“Official time” is time used by a federal employee who continues to receive full salary and benefits when representing a federal employee union. The amount of time is required to be “reasonable” and usually addressed in a contract between the agency and the union.
The reality is that no one really knows how much official time is used and the annual cost in salary and benefits is being paid by the government for this purpose. There are agencies where one or more employees spend 100% of their time representing unions.
A House committee recently sent letters to a number of agencies asking them for information on official time. The letters requested data such as names, salaries and whether or not the employees engaged in official time activity. Agencies were given until February 26 to provide the data to the Committee. It is not known if the agencies complied with the letters from the House Oversight Committee.
Official time has become a political issue in Washington. It isn’t hard to see why.
Federal employees are hired to serve the administration elected and to implement administration policies and those passed by Congress. In effect, federal workers are, in theory, a politically neutral workforce.
That was the theory behind the Pendleton Act of 1883 which required that federal employees be hired competitive examinations for federal employees rather than political loyalty or affiliation.
At the time, this was a new concept as the “spoils system” was used to hire federal employees and to reward those who supported the winning candidates. The system worked pretty well in ensuring that the federal government was neutral and well respected by the American public. The system was to be monitored by the Civil Service Commission (since renamed as the Office of Personnel Management).
Since unions were first allowed to represent federal employees after the election of President John Kennedy in the 1960’s, federal employee unions have gradually become seen as strong supporters of Democrats running for office. They effectively use these organizations to provide publicity on current issues and legislation, support favored candidates and using some of their time and money as political supporters of candidates, usually Democrats. (See, for example, AFGE Endorses Clinton for President and NTEU Endorses Clinton for President)
The political conflict of federal employee representatives supporting one political party over another predictably creates political friction. Many Republicans now see federal employee unions (and, perhaps by extension, federal employees) as entities that need to be restrained through the political process while Democrats generally want to leave them unfettered. The impact of this friction on federal employees is unknown but it raises the possibility of the federal workforce along with salaries and benefits becoming a political football of sorts.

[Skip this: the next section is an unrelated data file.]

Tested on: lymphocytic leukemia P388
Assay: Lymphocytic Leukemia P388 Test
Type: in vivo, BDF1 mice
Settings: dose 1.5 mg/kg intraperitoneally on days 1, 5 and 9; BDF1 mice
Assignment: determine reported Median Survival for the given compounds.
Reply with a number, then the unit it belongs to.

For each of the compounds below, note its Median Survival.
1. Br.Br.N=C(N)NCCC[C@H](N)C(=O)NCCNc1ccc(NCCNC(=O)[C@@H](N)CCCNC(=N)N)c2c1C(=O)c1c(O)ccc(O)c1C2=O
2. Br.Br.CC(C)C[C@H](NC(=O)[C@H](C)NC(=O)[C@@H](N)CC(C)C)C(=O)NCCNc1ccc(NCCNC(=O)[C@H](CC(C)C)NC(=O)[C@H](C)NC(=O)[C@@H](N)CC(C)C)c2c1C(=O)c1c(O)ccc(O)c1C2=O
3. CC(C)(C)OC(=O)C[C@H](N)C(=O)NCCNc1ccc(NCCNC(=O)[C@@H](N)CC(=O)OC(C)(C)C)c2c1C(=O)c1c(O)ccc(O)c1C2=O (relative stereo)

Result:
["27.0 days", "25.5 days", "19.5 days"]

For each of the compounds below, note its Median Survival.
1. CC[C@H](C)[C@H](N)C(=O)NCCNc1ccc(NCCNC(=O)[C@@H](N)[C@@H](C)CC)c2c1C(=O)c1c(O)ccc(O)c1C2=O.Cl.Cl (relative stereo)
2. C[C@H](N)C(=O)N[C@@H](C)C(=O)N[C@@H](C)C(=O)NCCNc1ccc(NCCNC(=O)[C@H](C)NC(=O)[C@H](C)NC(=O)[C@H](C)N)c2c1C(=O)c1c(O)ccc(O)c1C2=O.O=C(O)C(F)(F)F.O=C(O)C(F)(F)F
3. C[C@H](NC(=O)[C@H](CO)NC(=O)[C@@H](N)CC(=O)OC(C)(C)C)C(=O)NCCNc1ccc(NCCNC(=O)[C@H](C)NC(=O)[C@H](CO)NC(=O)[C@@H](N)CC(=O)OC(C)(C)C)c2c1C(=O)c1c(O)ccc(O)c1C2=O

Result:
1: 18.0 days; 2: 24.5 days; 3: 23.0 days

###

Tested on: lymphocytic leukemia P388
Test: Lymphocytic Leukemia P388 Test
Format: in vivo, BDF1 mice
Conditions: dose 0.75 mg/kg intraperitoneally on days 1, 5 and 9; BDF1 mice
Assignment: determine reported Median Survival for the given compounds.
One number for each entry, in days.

A bill just reported out of committee on March 1st by the House Oversight and Government Reform Committee reflects the politics of the issue. As reported by the House committee, the bill would require the Office of Personnel Management (OPM) to report each year on how much time is spent by federal employees on union activity and how much it costs the government for their salary and benefits. The bill, if passed into law, would also require OPM to provide information to Congress on how this time is being used and what type of facilities the agency is providing to unions.
OPM does occasionally provide some data to Congress on official time statistics. As one author noted in an article on one of the official time reports issued by OPM: “It’s always fun to read the wording attached to a government document that suggests the information provided is probably inaccurate. Also fun is the language used by the Agency publishing the report of that information claiming it has no responsibility for its accuracy. OPM is an apparent master of this…”
Obviously, the House Oversight and Government Reform Committee doesn’t have much faith in the OPM data either which is the rationale behind the bill to try and gather more data on the activities and cost of the government supporting federal employee unions.
Unions, and some Democrats in Congress, argue that official time is beneficial in that it helps to resolve disputes in the workplace. Federal employee unions also make the argument that they are required to represent all employees in the bargaining unit, including many who are not dues paying members, and that official time allows them to do that.
In some states, employees can be required to pay a fee to unions even if they do not join as a payment to the union for their services. That is not the situation in the federal government which essentially functions as a “right to work” state with regard to labor relations.
Previous attempts to pass legislation to restrict or to forbid granting official time have not been successful. With the two Congressional chambers controlled by Republicans, the chances of such a bill passing are more likely. Whether a president who is a Democrat would sign such a bill is not known but is unlikely given the partisan politics surrounding the issue.
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